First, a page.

Recent advances in the understanding of the physiological role of nerve growth factor (NGF) have raised the question of whether neurotrophic factors might have clinical potential in the treatment of neurodegenerative disease or nerve trauma. Although NGF was first characterized as a target-derived survival factor for developing sympathetic and sensory neurons, it is now clear that it plays an important role in the maintenance and regeneration of mature peripheral neurons. However, the highly restricted specificity of NGF for sympathetic neurons, subpopulations of neural-crest-derived sensory neurons, and striatal and basal forebrain cholinergic neurons has, for almost two decades, stimulated the search for other neurotrophic factors that might act on the many classes of neurons that do not respond to NGF. In this article, the biology of the recently discovered NGF-related family of neurotrophic factors and ciliary neurotrophic factor and their receptors are reviewed, especially in the context of the therapeutic potential of these factors in the treatment of neurological disorders of the CNS.

                Author and article information

                S. Karger AG
                April 2000
                17 April 2000
                : 71
                : 4
                : 243-251
                aNetherlands Institute for Brain Research, Amsterdam, The Netherlands; bDepartment of Histology and Embryology, Kursk State Medical University, Kursk, Russia
                54542 Neuroendocrinology 2000;71:243–251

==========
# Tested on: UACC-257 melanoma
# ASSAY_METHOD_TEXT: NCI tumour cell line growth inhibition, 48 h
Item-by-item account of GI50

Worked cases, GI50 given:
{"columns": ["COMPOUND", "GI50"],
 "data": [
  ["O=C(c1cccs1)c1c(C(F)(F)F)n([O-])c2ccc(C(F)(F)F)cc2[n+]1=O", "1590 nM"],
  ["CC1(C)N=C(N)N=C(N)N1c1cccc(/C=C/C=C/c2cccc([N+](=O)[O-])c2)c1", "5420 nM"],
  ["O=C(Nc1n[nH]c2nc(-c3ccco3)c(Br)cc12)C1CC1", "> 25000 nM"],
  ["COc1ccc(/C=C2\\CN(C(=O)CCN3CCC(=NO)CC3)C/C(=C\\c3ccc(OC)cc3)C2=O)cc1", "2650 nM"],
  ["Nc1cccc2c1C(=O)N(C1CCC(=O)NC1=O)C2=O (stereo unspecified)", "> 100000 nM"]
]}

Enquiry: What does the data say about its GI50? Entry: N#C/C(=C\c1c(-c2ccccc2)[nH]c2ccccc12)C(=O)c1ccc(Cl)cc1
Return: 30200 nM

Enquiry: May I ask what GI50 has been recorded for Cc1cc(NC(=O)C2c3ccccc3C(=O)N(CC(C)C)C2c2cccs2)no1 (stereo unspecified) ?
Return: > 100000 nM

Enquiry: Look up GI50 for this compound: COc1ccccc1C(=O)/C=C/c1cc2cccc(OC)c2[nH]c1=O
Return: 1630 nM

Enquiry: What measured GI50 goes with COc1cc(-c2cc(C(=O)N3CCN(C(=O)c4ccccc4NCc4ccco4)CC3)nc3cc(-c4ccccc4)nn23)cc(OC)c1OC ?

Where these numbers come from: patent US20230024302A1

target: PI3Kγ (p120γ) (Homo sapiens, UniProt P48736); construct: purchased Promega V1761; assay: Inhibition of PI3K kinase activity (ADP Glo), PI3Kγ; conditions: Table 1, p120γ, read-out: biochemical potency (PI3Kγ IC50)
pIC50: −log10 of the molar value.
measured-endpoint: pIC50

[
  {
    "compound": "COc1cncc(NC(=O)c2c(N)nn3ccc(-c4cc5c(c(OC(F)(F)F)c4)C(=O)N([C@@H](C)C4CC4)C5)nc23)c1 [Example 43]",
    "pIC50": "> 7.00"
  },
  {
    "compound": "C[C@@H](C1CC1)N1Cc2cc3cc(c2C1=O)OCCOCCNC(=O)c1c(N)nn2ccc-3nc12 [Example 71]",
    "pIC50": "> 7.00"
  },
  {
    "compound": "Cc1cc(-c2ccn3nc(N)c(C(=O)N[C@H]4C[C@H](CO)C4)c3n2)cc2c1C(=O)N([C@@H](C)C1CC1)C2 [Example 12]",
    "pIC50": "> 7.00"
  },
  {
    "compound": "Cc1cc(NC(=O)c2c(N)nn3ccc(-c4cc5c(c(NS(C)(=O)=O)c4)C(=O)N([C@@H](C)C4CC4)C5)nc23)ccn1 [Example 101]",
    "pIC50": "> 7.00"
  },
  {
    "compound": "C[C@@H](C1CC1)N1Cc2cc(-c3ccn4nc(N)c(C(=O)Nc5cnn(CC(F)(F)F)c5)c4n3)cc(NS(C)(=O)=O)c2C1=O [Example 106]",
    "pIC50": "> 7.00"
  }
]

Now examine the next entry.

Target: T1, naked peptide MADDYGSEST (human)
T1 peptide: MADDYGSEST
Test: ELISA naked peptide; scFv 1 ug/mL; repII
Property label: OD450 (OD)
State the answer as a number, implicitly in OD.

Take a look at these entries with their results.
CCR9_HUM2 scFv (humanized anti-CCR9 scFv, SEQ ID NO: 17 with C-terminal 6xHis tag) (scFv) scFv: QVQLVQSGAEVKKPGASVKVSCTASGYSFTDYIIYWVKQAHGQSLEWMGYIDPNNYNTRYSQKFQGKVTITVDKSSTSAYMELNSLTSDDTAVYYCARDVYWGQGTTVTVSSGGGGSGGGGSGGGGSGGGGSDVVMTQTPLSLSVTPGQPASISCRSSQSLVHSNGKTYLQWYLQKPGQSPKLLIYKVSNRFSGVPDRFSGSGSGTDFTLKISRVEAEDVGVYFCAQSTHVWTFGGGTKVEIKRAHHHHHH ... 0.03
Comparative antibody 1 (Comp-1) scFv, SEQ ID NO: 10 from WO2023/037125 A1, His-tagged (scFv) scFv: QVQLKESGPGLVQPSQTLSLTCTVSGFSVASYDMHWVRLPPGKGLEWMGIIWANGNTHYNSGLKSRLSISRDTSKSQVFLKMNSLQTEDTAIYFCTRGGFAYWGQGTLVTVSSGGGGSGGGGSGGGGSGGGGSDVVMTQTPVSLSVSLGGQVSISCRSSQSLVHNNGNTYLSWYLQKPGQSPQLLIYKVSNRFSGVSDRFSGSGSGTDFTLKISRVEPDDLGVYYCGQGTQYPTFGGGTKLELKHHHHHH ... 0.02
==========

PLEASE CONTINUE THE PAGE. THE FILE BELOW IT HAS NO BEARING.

© 2000 S. Karger AG, Basel

                Copyright: All rights reserved. No part of this publication may be translated into other languages, reproduced or utilized in any form or by any means, electronic or mechanical, including photocopying, recording, microcopying, or by any information storage and retrieval system, without permission in writing from the publisher. Drug Dosage: The authors and the publisher have exerted every effort to ensure that drug selection and dosage set forth in this text are in accord with current recommendations and practice at the time of publication. However, in view of ongoing research, changes in government regulations, and the constant flow of information relating to drug therapy and drug reactions, the reader is urged to check the package insert for each drug for any changes in indications and dosage and for added warnings and precautions. This is particularly important when the recommended agent is a new and/or infrequently employed drug. Disclaimer: The statements, opinions and data contained in this publication are solely those of the individual authors and contributors and not of the publishers and the editor(s). The appearance of advertisements or/and product references in the publication is not a warranty, endorsement, or approval of the products or services advertised or of their effectiveness, quality or safety. The publisher and the editor(s) disclaim responsibility for any injury to persons or property resulting from any ideas, methods, instructions or products referred to in the content or advertisements.

                Page count
                Figures: 3, Tables: 2, References: 57, Pages: 9
                Reproductive Neuroendocrinology


                Comment on this article